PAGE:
Stem cells are the least mature cells in the body. This means they can be treated with a defined cocktail of factors that can cause maturation of cells along discrete cell types. With iPS cells, which are cells that can become any cell type in the body, it now is possible to take skin cells from adults and return them to an immature state. By redirecting skin cells from Alzheimer’s patients and turning them into nerve cells, investigators are able to study adult Alzheimer’s neurons (nerve cells) in the lab.
Although the majority of Alzheimer’s disease cases are late onset and likely result from a mixture of genetic predisposition and environmental factors, there are genetic forms of the disease that affect patients at much earlier ages. PSEN1 mutations cause the most common form of inherited familial Alzheimer’s disease and are one hundred percent penetrant, resulting in all individuals with this mutation getting the disease.
Identifying genes that behaved differently in patients with the mutation provides new targets to further study and better understand their effects on the development of Alzheimer’s disease. One of these genes, NLRP2, is traditionally thought of as an inflammatory gene.
“The fact that the NLRP2 gene is upregulated in these cells is interesting because inflammatory genes have long been implicated in late onset and sporadic forms of the disease. The importance is still unknown, but these cells may provide a platform to understand the function of this gene as well as others that contribute to Alzheimer’s disease,” said Scott Noggle, Ph.D., NYSCF – Charles Evans Senior Research Fellow for Alzheimer’s Disease and Director of the New York Stem Cell Foundation (NYSCF)’s laboratory and co-lead author on the study.
While other groups have recently generated human iPS cells models of Alzheimer’s disease with studies primarily focused on familial Alzheimer’s disease neurons, none of these studies addressed whether there are any differences between Alzheimer’s disease and control neural progenitor cells prior to neuronal differentiation.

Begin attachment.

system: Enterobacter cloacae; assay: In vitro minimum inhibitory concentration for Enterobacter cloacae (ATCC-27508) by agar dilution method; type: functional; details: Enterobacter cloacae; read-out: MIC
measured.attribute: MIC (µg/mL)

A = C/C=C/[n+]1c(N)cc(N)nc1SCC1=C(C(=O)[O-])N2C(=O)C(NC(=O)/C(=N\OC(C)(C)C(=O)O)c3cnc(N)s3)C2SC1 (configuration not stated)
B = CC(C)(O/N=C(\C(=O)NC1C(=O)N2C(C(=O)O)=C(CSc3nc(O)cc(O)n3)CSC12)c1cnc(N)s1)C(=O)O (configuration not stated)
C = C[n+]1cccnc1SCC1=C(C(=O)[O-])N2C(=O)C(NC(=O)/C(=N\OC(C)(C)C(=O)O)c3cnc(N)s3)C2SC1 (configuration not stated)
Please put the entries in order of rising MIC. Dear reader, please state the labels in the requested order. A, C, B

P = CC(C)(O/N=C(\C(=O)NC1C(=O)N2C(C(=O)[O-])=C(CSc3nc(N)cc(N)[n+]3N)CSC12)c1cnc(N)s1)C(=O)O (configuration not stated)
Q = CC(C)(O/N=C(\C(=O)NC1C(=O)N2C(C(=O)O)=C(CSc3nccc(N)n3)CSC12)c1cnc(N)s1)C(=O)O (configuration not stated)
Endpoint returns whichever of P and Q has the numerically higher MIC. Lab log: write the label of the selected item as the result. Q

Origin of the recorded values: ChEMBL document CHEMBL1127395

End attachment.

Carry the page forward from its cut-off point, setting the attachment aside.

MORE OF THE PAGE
Studying neural progenitor cells may also reveal developmental components of familial Alzheimer’s disease, and are more homogenous than the wide variety of neurons currently produced by differentiation protocols, which allows for better comparisons between controls and disease cells.
NYSCF stem cell researcher Andrew Sproul, Ph.D., a staff scientist at the NYSCF Research Institute was the first author on this study. Along with NYSCF and ISMMS researchers, scientists at Columbia University and the James J. Peters VA Medical Center made significant contributions to this study.
The New York Stem Cell Foundation Research was supported by grants from the Charles Evans Foundation, Alzheimer’s Drug Discovery Foundation, and NY Community Trust. Scott Noggle and Sam Gandy are jointly supported by NIH grant RF1AG042965 and the Cure Alzheimer’s Fund and the other ISMMS research was supported by the American Health Assistance Foundation.